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Discussion Starter · #1 ·
Sorry in advance for the long post, but I wanted to give pertinant information up front.

I have been growing out a group of d. tinctorious "brazilian cobalt" since october in a 36 gallon bowfront. I believe their sex is 1.2, though I have never seen the females wrestle and I am inexperienced with determining frog sex... but one frog definitely has larger front toe pads than the other two.

As of yesterday, all 3 were active and voracious. This morning, when I misted the tank, I saw a rather large smear (about 2 inches) of what must be blood on an anubias leaf. It was red and rinsed off just like semi-dried blood. I checked all 3 frogs and they seemed fine.

This afternoon, one of the females was "reclining" on her side in an unnatural position against a plant leaf. When I nudged her she took a large hop to the moss, and did not move again for about 5 minutes.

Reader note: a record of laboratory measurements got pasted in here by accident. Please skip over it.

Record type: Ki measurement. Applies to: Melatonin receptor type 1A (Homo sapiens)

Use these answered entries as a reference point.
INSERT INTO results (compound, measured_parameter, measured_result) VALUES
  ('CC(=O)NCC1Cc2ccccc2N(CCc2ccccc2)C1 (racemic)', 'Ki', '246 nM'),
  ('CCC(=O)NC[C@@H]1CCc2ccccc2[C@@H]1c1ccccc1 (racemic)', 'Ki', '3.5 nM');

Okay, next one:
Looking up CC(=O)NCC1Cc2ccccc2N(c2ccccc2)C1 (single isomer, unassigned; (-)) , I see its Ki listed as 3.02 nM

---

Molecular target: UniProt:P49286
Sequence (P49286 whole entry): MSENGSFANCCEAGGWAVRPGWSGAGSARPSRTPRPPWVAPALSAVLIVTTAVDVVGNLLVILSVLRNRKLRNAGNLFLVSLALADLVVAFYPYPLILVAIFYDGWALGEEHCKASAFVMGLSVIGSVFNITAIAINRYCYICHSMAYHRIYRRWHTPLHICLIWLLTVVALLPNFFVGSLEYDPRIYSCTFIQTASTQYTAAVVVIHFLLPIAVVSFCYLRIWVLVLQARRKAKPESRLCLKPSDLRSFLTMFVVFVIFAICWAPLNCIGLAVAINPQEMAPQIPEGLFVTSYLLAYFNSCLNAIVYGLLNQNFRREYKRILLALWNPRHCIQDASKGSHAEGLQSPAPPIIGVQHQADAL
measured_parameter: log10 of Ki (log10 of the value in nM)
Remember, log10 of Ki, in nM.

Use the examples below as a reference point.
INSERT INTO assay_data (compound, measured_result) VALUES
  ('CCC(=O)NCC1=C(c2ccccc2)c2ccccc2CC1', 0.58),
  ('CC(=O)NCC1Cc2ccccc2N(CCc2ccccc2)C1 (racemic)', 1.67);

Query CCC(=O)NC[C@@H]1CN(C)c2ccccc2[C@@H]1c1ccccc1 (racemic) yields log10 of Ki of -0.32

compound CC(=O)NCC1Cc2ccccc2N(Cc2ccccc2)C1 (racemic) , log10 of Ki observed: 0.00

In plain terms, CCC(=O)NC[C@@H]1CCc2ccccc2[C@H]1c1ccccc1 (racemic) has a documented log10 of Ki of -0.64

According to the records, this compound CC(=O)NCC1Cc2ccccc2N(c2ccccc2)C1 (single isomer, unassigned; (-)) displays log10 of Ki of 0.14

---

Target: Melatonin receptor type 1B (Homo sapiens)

I quickly created a rubbermaid quarantine tank with paper towls, some large dried leaves, and a few pothos clippings. I captured the frog (easily, she barely moved) and put her in quarantine. It has now been 1/2 hour and she still hasn't moved. A few fruit flies were ignored.

Any ideas? I don't know for sure that it was blood, nor do I know if the "blood" and the current frog situation are related directly, indirectly, or not at all. The other two frogs are acting normally. My experience with other herps gives me a "gut feeling" that she won't make it through the night.

I'm open even to crazy guesses...

tia,
JOSH
 

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Discussion Starter · #2 ·
He's now flipped onto his back... I flipped him over... he flipped back... I flipped him upright again.

He seemes completely uncoordinated... listless on his belly... unable to support himself on legs.


JOSH
 

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Ive heard of calcium defiency that cause seizure like activity. Do you supplement? We cannot provide a variety of prey the frogs would normally encounter in the wild, thats why its very important to supplement. I have no idea what the red stuff is; try posting a pic.